ANDRE NORTON – ANOTHER WRITING HERO
It was the early 70’s when I was stationed at Torrejon Air Base in Spain that I discovered Andre Norton. At that time, they must’ve done a reprint of her Captain Jellico novels under the pen name Andrew North. I easily became hooked on those space adventures.
From there, I discovered her real name, Andre Norton, (actually Alice Mary Norton). Turns out that in the Stars & Stripes bookstore, there were plenty of titles in the fantasy section under her real name also. This was around the time I made my first ill-fated attempt at a story, bought the typewriter and made it through three quarters of a page of my Star Trek satire. At least it was science fiction!
Maybe it was the simplicity, the plotting, or the way she drew the worlds, but I always liked the Captain Jellico series the best. Though I moved on to the Witch World, at that stage of my life, I could more relate to space adventures, probably because of my love of all things icky bug. However, there was no mistaking Andre’s signature style, her plotting, and her voice. It’s something I’ve carried into my own writing.
I probably have been doing it subconsciously, but her protagonist always coming out on top is something that drew me. Her generally positive outcomes, despite overwhelming odds, is another aspect I use.
Despite the male name Andrew North and the gender-neutral Andre Norton, I picked up pretty quick that this author was female. Though information was extremely hard to come by back in the early 70’s, I found a brief bio somewhere and discovered that Andrew/Andre was indeed a female author. Being a male, did this turn me off, make me stop reading her work, make me move on to other “less girly” stories?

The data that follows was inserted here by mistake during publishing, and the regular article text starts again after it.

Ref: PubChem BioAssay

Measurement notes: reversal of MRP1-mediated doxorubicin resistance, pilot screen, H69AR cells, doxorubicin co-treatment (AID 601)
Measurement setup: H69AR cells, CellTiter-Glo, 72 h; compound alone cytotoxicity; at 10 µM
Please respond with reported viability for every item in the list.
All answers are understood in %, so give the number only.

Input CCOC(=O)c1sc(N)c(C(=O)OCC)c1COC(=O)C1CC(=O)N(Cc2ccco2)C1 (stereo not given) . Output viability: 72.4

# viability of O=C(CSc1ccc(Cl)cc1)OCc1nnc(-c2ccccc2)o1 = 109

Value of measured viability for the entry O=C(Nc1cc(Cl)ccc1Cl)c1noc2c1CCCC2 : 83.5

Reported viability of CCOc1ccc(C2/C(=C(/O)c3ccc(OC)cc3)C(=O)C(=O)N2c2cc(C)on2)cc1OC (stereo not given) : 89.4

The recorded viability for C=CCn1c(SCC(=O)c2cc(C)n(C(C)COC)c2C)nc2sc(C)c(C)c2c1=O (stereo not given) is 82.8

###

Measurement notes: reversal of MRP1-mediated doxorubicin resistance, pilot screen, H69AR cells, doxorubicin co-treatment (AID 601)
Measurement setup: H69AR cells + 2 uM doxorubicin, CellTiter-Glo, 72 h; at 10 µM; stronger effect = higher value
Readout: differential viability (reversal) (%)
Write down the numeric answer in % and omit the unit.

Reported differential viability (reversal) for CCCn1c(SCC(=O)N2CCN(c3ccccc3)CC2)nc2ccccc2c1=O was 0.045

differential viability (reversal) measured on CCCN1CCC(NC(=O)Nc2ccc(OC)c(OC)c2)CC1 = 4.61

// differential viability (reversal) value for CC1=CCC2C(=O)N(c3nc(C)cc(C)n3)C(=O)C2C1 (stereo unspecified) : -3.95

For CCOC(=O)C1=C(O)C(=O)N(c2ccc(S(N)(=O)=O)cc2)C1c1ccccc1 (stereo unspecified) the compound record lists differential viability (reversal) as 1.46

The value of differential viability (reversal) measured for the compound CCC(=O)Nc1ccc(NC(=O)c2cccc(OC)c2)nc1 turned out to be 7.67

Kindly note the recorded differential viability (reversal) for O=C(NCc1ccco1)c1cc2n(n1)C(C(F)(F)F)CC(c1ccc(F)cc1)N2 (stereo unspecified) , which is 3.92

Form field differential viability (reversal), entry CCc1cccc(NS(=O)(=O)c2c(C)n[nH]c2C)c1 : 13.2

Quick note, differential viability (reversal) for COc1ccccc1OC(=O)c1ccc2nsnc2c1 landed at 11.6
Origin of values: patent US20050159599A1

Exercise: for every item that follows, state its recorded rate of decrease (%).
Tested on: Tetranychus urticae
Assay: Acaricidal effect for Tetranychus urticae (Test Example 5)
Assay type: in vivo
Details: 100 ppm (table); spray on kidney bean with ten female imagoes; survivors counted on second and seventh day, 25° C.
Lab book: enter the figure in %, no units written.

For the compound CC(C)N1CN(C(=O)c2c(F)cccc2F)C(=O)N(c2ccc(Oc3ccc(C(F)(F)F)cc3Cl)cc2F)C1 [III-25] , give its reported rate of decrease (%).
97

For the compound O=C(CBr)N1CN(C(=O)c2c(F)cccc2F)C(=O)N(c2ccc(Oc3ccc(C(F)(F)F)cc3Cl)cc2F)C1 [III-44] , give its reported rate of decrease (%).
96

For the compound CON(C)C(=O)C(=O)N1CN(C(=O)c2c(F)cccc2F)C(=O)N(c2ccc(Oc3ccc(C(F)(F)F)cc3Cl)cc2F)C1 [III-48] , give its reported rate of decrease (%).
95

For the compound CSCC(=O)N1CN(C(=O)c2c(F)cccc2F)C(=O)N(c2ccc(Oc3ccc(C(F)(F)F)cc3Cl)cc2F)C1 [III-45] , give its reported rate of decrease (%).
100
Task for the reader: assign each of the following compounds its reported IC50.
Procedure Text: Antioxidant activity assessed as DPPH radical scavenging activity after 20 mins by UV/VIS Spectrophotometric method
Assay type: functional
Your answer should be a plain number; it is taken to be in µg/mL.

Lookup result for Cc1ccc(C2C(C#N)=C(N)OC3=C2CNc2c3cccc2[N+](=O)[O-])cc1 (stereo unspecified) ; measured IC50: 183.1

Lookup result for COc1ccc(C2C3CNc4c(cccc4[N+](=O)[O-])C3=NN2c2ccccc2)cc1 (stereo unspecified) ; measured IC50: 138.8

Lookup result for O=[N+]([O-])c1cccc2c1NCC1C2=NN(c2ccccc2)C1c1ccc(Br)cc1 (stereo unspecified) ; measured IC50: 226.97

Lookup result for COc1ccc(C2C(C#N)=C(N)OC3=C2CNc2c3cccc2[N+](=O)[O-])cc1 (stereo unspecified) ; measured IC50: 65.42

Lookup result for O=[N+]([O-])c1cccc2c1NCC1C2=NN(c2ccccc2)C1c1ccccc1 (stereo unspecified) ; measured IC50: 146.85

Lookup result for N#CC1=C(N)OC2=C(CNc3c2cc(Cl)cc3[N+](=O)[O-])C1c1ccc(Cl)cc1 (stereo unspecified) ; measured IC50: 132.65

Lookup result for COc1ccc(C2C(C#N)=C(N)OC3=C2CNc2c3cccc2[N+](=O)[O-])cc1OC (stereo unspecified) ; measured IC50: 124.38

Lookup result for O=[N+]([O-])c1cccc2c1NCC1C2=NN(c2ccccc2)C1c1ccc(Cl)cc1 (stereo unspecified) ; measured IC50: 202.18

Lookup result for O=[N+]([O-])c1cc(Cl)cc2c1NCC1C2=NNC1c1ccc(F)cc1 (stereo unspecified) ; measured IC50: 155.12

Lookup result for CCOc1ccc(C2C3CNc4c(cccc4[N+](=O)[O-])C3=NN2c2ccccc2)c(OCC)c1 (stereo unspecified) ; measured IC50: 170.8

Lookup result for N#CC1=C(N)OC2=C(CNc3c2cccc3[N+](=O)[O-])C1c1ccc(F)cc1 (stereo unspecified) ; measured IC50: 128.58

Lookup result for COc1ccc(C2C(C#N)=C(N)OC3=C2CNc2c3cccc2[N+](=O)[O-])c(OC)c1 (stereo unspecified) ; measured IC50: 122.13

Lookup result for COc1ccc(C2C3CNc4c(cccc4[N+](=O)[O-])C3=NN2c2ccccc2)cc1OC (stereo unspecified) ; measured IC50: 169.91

I have and always will be a gender neutral reader. Of course, I have no interest in reading girly romances. Of course, that’s not my genre. Andre didn’t write in that style at all. In the Captain Jellico series, I don’t recall any romance at all. They were pure adventure, one of my favorite genres. Her Witch World series may have had a bit, but they weren’t Harlequin Romances!
Was I surprised to learn Andre was a female? Not really. Was I surprised to discover her stories weren’t full of girly romance? Maybe a little, in my naiveté. One thing I’ve learned is not to judge. If I were that biased, I would’ve missed out on so many wonderful authors like Carol Davis Luce, Rhondi Vilott Salsitz (Elizabeth Forrest), J.A. Jance, Kathy Reichs, Catherine Coulter, and on occasion Patricia Cornwell among others.
Do those authors leak in a bit of girly romance? Sure they do, but do they focus on it? No, their stories are wonderful adventures, icky bug, mysteries, thrillers that happen to have a bit of romance in them, sometimes. No Harlequin Romances.
Andre Norton, besides all her other great qualities, taught me another great lesson, like the pen name Carolyn Keene of Nancy Drew fame. You can’t judge an author by their gender.
Andre Norton, the self-described “Old fashioned storyteller” set the bar very high. She had a great influence on me, another late-blooming story teller. I can only aspire to do the same.